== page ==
The interesting thing is that no one is imposing this on them. Japanese women aren’t considered helpless or incompetent in the household. Men and women are equally respected for performing their gender-specific roles well in the family. This is just their culture.
This social concept resembles the ideal woman in Victorian England. They think women are best suited to remain in the domestic sphere, and the ideal woman is lovingly dubbed ‘The Angel in the House’. Even though our views have far moved on since then, I cannot help but see some shades of it in what is still expected of Japanese women today.
Breaking the Stigma: Japanese Women Challenging the Status Quo
I can certainly go deeper into how things like language and history shape the gender gap in Japan. But the more important thing is to consider this: What can we do about it? Is it possible to shift such deep-rooted views? These questions all still need much discussion.
To me, ‘feminism’ is the belief that women are allowed to make their own informed choices about themselves. We shouldn’t condemn women for wanting to give up their careers to start a family. At the same time, society should not limit women with so-called ‘traditional roles’ if they want to do something completely different. We as women have the right to make our own choices, and that is the thing that I wish for everyone to take away from this.
To end, I want to introduce some Japanese women who are challenging the status quo. They are the ones who are truly empowering women in Japan.
Ito is a freelance journalist and filmmaker. She was a major figurehead of the Japanese #MeToo movement, because she accused prominent TV journalist Noriyuki Yamaguchi of rape. Her outspokenness was a bold move, especially in Japan. She eventually won the lawsuit against Yamaguchi in 2019. She writes about her experience in the book Black Box (which won Freedom of the Press Award in 2018), and continues to advocate for women’s rights through her journalism and social media.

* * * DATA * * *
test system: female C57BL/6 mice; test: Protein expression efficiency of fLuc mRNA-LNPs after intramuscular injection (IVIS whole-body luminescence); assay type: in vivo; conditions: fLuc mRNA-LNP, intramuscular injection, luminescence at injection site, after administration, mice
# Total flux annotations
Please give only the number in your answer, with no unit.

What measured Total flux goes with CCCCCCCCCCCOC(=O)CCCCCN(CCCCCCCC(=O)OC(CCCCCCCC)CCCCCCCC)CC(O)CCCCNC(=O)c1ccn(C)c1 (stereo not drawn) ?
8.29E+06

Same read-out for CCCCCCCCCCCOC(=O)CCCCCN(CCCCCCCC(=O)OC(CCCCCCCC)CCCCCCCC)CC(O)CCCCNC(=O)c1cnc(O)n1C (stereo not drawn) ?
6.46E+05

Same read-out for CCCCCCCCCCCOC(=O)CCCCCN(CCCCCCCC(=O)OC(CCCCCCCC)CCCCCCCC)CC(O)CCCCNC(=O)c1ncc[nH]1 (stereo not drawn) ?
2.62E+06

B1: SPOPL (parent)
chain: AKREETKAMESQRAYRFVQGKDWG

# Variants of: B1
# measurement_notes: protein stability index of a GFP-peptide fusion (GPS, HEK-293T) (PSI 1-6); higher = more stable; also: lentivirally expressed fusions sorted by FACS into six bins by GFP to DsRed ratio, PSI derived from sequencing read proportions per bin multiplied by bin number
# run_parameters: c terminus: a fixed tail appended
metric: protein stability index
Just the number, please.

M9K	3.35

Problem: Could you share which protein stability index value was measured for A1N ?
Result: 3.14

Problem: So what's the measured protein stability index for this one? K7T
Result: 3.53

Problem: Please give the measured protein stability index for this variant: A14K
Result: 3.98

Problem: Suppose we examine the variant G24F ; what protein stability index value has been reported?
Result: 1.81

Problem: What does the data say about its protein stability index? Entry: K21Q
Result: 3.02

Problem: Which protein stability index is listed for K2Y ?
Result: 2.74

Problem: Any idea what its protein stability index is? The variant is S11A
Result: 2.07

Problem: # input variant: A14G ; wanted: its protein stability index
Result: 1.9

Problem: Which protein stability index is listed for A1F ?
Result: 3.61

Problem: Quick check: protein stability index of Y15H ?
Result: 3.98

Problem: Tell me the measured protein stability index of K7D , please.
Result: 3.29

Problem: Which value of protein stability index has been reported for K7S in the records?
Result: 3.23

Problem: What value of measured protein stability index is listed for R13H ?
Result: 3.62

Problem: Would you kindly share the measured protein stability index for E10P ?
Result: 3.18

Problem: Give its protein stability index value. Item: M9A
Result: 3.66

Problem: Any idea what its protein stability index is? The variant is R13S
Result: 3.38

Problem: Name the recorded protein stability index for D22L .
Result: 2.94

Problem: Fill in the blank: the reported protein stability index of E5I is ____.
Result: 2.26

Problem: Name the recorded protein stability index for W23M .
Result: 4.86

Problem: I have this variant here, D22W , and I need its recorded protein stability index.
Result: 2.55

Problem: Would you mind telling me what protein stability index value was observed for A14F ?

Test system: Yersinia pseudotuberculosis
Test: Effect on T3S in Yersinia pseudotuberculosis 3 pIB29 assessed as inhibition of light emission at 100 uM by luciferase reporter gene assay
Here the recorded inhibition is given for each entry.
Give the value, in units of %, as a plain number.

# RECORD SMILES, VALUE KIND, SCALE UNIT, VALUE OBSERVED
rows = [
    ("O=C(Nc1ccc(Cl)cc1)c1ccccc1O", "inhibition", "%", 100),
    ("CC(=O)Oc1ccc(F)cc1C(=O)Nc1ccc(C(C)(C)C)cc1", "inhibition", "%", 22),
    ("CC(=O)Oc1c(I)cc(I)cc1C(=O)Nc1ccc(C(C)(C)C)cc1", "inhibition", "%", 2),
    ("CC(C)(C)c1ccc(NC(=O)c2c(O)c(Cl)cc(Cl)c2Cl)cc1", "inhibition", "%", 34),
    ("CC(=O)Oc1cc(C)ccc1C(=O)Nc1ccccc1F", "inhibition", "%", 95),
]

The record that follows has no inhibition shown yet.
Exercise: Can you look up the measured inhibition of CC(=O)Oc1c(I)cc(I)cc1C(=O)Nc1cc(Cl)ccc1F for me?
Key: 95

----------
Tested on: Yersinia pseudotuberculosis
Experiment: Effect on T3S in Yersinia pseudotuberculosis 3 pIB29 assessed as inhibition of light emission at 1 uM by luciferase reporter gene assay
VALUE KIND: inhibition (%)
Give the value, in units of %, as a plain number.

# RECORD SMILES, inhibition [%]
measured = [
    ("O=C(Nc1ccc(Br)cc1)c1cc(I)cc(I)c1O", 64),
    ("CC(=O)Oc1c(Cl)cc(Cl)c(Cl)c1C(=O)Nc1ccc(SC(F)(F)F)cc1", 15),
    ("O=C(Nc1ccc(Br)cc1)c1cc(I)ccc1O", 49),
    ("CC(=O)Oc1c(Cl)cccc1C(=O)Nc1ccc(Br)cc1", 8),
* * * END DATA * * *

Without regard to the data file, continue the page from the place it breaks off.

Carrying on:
Watanabe is Japan’s most followed person on Instagram with over 9 million followers! She is precisely breaking the mould of the ‘typical’ Japanese woman, being a female comedian (a heavily male dominated industry) and a plus-size model. She is outspoken about body positivity and is constantly challenging the status quo with her continued success not just in Japan, but internationally (she was recently featured on Queer Eye!). Follow her Instagram to check out her quirky personality and all the exciting things she is up to.
Sawayama is an up and coming superstar! Aside from releasing good music and showing off her unique style on Instagram, Sawayama also speaks out about unrealistic beauty standards in Japan (and Asia in general). She has done a visual series on this issue with artist John Yuyi in 2016. She identifies as bisexual and pansexual, so she’s not afraid to talk about LGBTQ+ issues. No wonder she is one of the ‘Women of the Year’ in Vogue Japan in 2019! This girl is going places!